Published in The Cattleman Magazine, Sept. 2005
A year before Baron G. Collier used his own money in 1923 to stretch the first road across the wild and intrepid Everglades that would eventually link Naples, Miami, and Tampa, Robert Roberts, Jr. and his pioneer family had already planted deep roots in an even more remote part of South Florida’s Big Cypress swamp in a town, yet to be named, Immokalee.
Running was no longer easy. The uneven curvature of the ragged stones tore effortlessly through frayed jeans, every stride a drudgery of toil and pain. This infliction of the world had to stop, manifested in the bloodstain of a hopeless cause. But for now, there was no other way but to run until the cursed body surrendered….
Chief of Police Magazine, Spring 2004
Miami-Dade County covers more than one thousand square miles with a multi-cultural population of more than 2.5 million people. This montage of diverse cultures, interests and lifestyles is the domain of Miami-Dade County Police Department Director Carlos Alvarez.
Cambridge Scholars Publishing – Florida College Level English Assocation: Iris Wall “Cow Huntress” from Indiantown, 2008
BIRMINGHAM POLICE DEPARTMENT PREPARES FOR HOMELAND SECURITY
Chief of Police Magazine, April 2003
SURVIVAL STRATEGIES FOR VISIONARY POLICE LEADERS IN THE NEXT DECADE
The Florida Police Chief Association Magazine, November 1999
9-1-1 DISPATCH: THE OPTIMUM CUSTOMER SERVICE IN COMMUNITY POLICING
9-1-1 Magazine, September 2000
Law and Order Magazine, Sept. 2000
BOOT CAMP: THE LAST STOP FOR JUVENILE OFFENDERS
Law and Order Magazine, December 2000
VISIONARY LEADERS OF THE PORT ST. LUCIE POLICE DEPARTMENT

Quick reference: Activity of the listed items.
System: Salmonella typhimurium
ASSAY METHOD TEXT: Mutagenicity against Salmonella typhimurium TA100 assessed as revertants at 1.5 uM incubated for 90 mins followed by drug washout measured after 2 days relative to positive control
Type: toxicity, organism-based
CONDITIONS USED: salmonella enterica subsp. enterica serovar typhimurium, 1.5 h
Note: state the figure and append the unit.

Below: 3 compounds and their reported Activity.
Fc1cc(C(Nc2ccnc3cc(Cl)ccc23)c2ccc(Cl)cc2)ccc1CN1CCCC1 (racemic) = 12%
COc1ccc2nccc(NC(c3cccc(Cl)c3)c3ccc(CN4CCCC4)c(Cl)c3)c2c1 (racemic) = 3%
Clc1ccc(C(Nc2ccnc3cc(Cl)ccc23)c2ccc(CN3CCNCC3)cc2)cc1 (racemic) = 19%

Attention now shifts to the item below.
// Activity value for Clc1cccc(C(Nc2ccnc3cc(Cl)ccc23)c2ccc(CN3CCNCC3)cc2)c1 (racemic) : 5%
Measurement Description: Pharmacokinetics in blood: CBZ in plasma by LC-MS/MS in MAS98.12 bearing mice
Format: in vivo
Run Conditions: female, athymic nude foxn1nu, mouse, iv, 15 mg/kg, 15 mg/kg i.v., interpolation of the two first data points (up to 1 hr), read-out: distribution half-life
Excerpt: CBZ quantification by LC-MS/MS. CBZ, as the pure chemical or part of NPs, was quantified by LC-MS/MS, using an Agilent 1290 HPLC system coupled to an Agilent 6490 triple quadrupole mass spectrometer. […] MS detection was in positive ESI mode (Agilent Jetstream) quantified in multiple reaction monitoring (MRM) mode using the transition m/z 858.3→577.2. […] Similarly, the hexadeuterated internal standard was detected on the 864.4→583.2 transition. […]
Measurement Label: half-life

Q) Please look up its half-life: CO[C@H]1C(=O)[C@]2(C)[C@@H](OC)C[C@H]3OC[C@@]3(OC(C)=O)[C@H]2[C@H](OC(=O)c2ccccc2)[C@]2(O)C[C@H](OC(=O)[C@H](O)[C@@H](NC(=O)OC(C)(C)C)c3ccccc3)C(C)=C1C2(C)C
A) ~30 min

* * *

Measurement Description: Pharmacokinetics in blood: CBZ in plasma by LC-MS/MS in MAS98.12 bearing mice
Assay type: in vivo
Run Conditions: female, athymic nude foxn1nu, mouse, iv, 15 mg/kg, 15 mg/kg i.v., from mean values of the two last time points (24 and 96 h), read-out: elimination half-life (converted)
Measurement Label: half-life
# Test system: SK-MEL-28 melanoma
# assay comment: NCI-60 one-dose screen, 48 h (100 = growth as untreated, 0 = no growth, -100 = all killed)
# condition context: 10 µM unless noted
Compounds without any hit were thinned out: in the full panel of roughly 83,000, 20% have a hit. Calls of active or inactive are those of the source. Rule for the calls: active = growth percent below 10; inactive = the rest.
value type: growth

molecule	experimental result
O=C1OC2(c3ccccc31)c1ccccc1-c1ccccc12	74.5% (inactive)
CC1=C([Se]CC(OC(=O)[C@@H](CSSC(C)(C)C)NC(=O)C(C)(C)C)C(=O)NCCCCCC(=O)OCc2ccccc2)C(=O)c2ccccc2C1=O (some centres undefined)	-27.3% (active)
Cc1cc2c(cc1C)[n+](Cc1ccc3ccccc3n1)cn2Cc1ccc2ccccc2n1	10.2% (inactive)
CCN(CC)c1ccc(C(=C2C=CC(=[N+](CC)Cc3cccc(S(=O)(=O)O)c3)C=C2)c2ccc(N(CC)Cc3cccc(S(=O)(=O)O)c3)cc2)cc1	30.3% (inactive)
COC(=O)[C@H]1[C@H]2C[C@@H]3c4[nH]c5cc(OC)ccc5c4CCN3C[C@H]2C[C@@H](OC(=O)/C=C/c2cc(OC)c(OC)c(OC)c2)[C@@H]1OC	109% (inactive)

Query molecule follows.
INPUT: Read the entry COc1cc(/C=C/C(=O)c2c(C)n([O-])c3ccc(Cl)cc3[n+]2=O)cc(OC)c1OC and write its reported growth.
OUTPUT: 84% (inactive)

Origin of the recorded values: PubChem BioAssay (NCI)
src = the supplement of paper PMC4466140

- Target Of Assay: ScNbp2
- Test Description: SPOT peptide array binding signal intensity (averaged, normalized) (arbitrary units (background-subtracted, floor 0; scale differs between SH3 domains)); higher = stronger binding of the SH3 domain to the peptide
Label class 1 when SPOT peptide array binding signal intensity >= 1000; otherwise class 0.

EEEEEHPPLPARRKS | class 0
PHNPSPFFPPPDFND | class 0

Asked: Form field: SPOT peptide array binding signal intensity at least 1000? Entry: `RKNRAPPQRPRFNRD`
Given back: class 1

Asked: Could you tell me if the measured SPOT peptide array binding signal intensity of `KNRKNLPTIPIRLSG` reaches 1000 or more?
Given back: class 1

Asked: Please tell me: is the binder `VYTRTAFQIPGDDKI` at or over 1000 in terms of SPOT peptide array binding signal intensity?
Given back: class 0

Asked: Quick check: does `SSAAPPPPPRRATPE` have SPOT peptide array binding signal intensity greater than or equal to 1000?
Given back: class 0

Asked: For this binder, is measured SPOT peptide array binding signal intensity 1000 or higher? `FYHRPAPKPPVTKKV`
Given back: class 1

The Florida Police Chief Association Magazine, April 1999
THE FT. PIERCE POLICE DEPARTMENT: A TURN-AROUND AGENCY
The Florida Police Chief Association Magazine, July 1999
Chief of Police Magazine, August 2000
A VISION OF THE 21ST CENTURY POLICE DEPARTMENT
Police Chief Association Magazine, October, 1998
The Police Times Magazine, Aug/Sept. 1999
Presented results of statewide research conducted by N.Dale of Florida Police Chiefs.
HIGH CRIMES AND MISDEMEANORS: COMMUNICATION ETHICS IN TELEVISION NEWS
Broadcast Education Journal, February 1998
Glades County Democrat beginning June 1st, 2000 to Present
Featured Stories (partial list):
Donald Peeples: The Legendary Life of a Florida “Cow Hunter”
Ancient Indian Mounds;
Palmdale: The Tin Lizzie Trail to the Garden of Eden;
The Old World Indian Farmers at Fort Center;
The Railroad Opens the Gateway to Glades County;
Tribute to a Lost Art: The Closing of the Cypress Knee Museum
2006 and 2007: Presented paper to the Florida College English Assocation Conference in Lakeland and at Indian River Community College on “Pioneer “Cow Hunters” – The Books”
Keynote Address – Glades/Hendry County Economic Development Council – “Carving an Economic Role into the Future” – 2007
Clewiston Museum – “Would Do, Could Do, and Made Do: The Florida Pioneer ‘Cow Hunters’ Who Tamed the Last Frontier” – 2006
Florida Police Chief Association Conference
Presenter: “Survival Strategies for Visionary Police Leaders in the Next Decade,”
Published survey results conducted by N. Dale of Florida Police Chiefs.
Summer Conference, Daytona Beach, FL, June 22, 1999